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MEDICINE GRAD DISCOVERED LOVE OF SCIENCE ON TOUR WITH HIS BAND
May 13, 2012
CONTACT: Eryn Jelesiewicz email@example.com
during which Chris “lived the dream,” but also unexpectedly uncovered a deep love of science that would eventually lead him to medical school.
With one semester to go at West Chester University, Chris Kleinberg told his parents he was quitting school. His rock band, “Me without you,” for which he played electric guitar, had just been signed to a four-record contract. Thus began seven years of touring, during which Chris “lived the dream,” but also unexpectedly uncovered a deep love of science that would eventually lead him to medical school.
This May, Kleinberg, 33, will graduate from Temple’s School of Medicine bound for a residency in emergency medicine at Temple University Hospital.
His path to medicine was sparked by those seven years on the road, specifically by the 1974 Greyhound bus that band members gutted and turned into a tour bus.
“Through rehabbing the bus and converting it to run on used vegetable oil, I realized I loved problem-solving,” said Kleinberg. “Vegetable oil constantly clogs so I spent a lot of time figuring out where the clogs were and how to fix them. It made me fall in love with the diagnostic process.”
Kleinberg decided to explore science more earnestly to see if he really liked it as much as he suspected. He took chemistry and physiology textbooks on the road. Touring afforded a lot of down time so he could study. Within 6-9 months, he knew that he wanted to pursue medicine.
He returned to West Chester to finish his bachelor’s degree, commuting by public transportation from Fishtown. He started gearing up for the strenuous medical school application process by taking pre-med courses and using his four-hour daily commute to build his study habits. For hands-on experience, he volunteered at Thomas Jefferson University’s emergency room and a medical clinic near his house.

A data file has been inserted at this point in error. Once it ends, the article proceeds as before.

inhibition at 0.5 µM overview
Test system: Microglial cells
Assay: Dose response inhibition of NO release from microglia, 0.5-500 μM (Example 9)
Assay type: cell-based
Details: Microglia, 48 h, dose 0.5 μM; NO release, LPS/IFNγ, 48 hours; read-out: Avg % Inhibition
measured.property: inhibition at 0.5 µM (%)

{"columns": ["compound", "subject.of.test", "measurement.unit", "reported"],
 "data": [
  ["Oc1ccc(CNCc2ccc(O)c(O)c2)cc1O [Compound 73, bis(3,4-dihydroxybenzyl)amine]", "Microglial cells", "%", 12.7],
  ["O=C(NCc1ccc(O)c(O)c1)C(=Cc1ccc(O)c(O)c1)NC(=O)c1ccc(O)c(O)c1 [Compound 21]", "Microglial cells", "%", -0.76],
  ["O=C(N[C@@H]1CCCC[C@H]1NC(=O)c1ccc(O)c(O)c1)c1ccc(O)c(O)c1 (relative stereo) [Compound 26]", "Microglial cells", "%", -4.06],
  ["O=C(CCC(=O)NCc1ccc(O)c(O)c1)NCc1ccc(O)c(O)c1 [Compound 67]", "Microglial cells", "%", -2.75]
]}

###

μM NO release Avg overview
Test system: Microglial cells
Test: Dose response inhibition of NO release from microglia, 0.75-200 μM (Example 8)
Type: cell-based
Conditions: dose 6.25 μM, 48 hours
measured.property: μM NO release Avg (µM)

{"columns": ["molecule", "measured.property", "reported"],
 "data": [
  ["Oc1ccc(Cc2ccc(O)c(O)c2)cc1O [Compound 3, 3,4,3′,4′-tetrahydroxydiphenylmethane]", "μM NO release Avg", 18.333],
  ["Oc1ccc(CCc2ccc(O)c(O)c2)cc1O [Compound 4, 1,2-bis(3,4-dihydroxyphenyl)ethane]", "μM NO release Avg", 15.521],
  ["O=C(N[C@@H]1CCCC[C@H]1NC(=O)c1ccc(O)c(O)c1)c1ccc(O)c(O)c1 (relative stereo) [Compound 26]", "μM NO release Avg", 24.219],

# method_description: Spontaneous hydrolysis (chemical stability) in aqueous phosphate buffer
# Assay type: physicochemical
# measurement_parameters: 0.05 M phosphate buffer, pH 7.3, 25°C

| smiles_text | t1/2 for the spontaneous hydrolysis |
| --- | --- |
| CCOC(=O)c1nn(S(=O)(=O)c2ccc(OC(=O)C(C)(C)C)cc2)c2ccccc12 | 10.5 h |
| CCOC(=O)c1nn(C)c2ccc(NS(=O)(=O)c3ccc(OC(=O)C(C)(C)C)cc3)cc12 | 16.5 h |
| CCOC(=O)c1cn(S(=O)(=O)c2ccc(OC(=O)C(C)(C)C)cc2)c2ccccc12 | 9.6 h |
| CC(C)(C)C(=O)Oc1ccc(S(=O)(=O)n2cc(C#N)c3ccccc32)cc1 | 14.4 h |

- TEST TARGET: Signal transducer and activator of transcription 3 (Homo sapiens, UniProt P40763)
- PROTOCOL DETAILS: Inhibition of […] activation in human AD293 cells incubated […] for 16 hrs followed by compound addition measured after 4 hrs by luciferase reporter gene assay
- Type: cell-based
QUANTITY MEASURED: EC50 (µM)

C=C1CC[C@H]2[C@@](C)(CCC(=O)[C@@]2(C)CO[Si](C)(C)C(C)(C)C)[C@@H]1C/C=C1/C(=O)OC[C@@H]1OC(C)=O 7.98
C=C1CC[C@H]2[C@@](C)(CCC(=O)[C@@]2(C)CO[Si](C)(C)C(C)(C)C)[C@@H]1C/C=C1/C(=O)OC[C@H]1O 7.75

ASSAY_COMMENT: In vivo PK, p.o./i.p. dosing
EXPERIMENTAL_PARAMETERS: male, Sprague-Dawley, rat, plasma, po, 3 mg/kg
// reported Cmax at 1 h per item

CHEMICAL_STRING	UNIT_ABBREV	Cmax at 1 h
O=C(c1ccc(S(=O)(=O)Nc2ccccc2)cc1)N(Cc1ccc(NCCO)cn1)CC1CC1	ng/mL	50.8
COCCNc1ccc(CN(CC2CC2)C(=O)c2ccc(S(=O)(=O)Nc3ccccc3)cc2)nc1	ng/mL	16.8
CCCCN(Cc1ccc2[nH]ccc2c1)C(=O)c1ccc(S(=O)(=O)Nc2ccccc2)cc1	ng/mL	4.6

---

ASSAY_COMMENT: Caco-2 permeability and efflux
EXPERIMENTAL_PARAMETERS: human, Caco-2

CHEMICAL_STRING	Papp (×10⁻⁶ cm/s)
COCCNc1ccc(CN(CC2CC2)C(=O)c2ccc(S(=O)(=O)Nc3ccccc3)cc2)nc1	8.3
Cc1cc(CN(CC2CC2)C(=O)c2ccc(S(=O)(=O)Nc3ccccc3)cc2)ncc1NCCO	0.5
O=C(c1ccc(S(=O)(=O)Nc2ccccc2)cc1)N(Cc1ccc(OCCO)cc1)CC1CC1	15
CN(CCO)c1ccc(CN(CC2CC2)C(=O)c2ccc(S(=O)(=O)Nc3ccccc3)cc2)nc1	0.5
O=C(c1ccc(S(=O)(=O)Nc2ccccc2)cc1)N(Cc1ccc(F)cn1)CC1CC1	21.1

Meanwhile, Temple had just launched its post-baccalaureate premedical program, which offers well-qualified students in need of science prerequisites a supportive bridge into medical school. Kleinberg became part of the inaugural class.
In addition to the post-baccalaureate program, Temple offered Kleinberg the opportunity to continue serving North Philadelphia.
“I have a heart for this part of the city,” he said. “There are a lot of underprivileged people who’ve kind of been [cheated] in a lot of ways. I think that’s at the heart of Temple — serving this area.”
When Kleinberg envisioned himself as a doctor, he saw a jack-of-all-trades, kind of what he was on tour, someone who could fix and diagnose anything that came along. This led him to decide to specialize in emergency medicine.
“You have to be ready for any type of medical complaint whether it’s a woman about to deliver a baby or someone having a heart attack,” he said. “That’s appealing to me. I always wanted to be a well-rounded person. In emergency medicine, you have to be proficient in all areas of medicine, especially in an acute setting.”
Temple was his first choice for residency. Not only is it one of the best programs in the country, but it also allows Kleinberg and his family to stay in the area, which means his baby daughter, Jubilee, can grow up close to her grandparents.
True to his desire to be well-rounded, Kleinberg has stayed tuned in to his musical interests. During his first two years of medical school he occasionally toured with the band and more recently, began writing music with his wife, Nikki.
“I feel really lucky,” he said. “I guess it’s a combination of luck and gratitude to be at the place I’m at now. I found my way and it feels good.”
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